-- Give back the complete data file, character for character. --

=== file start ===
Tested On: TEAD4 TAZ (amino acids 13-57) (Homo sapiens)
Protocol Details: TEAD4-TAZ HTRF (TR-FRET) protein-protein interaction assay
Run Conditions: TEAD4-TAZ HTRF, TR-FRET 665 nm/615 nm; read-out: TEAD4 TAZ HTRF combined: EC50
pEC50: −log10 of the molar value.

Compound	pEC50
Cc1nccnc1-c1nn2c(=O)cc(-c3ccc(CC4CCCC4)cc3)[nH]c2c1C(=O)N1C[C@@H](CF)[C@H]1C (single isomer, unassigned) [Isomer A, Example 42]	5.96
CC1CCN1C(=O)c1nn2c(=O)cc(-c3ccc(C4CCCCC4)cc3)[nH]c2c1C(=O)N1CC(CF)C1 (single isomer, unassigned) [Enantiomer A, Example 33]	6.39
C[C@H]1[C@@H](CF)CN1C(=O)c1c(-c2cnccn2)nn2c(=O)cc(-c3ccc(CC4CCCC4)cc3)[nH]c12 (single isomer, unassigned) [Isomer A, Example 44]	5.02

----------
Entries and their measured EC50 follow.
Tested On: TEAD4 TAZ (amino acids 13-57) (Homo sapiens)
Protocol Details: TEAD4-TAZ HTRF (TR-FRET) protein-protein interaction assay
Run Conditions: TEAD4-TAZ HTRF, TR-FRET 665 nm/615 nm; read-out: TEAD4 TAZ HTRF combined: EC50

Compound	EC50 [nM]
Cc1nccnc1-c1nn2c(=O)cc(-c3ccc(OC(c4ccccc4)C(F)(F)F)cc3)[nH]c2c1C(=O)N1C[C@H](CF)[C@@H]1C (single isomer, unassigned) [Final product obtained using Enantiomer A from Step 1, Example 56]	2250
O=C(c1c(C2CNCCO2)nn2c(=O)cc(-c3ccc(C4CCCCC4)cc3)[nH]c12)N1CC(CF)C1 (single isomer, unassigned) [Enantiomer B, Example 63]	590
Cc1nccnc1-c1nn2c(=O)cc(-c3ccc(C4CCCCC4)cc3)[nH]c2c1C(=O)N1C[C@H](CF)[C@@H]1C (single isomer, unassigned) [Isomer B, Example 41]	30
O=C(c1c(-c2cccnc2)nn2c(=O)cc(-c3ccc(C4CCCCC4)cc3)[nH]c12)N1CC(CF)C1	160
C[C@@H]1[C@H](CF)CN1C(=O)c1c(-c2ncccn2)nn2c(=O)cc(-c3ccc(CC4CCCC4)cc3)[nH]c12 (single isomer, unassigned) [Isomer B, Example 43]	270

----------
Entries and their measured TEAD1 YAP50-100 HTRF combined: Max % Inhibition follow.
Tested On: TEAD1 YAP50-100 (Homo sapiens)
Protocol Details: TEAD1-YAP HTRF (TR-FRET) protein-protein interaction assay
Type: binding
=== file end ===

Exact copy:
Tested On: TEAD4 TAZ (amino acids 13-57) (Homo sapiens)
Protocol Details: TEAD4-TAZ HTRF (TR-FRET) protein-protein interaction assay
Run Conditions: TEAD4-TAZ HTRF, TR-FRET 665 nm/615 nm; read-out: TEAD4 TAZ HTRF combined: EC50
pEC50: −log10 of the molar value.

Compound	pEC50
Cc1nccnc1-c1nn2c(=O)cc(-c3ccc(CC4CCCC4)cc3)[nH]c2c1C(=O)N1C[C@@H](CF)[C@H]1C (single isomer, unassigned) [Isomer A, Example 42]	5.96
CC1CCN1C(=O)c1nn2c(=O)cc(-c3ccc(C4CCCCC4)cc3)[nH]c2c1C(=O)N1CC(CF)C1 (single isomer, unassigned) [Enantiomer A, Example 33]	6.39
C[C@H]1[C@@H](CF)CN1C(=O)c1c(-c2cnccn2)nn2c(=O)cc(-c3ccc(CC4CCCC4)cc3)[nH]c12 (single isomer, unassigned) [Isomer A, Example 44]	5.02

----------
Entries and their measured EC50 follow.
Tested On: TEAD4 TAZ (amino acids 13-57) (Homo sapiens)
Protocol Details: TEAD4-TAZ HTRF (TR-FRET) protein-protein interaction assay
Run Conditions: TEAD4-TAZ HTRF, TR-FRET 665 nm/615 nm; read-out: TEAD4 TAZ HTRF combined: EC50

Compound	EC50 [nM]
Cc1nccnc1-c1nn2c(=O)cc(-c3ccc(OC(c4ccccc4)C(F)(F)F)cc3)[nH]c2c1C(=O)N1C[C@H](CF)[C@@H]1C (single isomer, unassigned) [Final product obtained using Enantiomer A from Step 1, Example 56]	2250
O=C(c1c(C2CNCCO2)nn2c(=O)cc(-c3ccc(C4CCCCC4)cc3)[nH]c12)N1CC(CF)C1 (single isomer, unassigned) [Enantiomer B, Example 63]	590
Cc1nccnc1-c1nn2c(=O)cc(-c3ccc(C4CCCCC4)cc3)[nH]c2c1C(=O)N1C[C@H](CF)[C@@H]1C (single isomer, unassigned) [Isomer B, Example 41]	30
O=C(c1c(-c2cccnc2)nn2c(=O)cc(-c3ccc(C4CCCCC4)cc3)[nH]c12)N1CC(CF)C1	160
C[C@@H]1[C@H](CF)CN1C(=O)c1c(-c2ncccn2)nn2c(=O)cc(-c3ccc(CC4CCCC4)cc3)[nH]c12 (single isomer, unassigned) [Isomer B, Example 43]	270

----------
Entries and their measured TEAD1 YAP50-100 HTRF combined: Max % Inhibition follow.
Tested On: TEAD1 YAP50-100 (Homo sapiens)
Protocol Details: TEAD1-YAP HTRF (TR-FRET) protein-protein interaction assay
Type: binding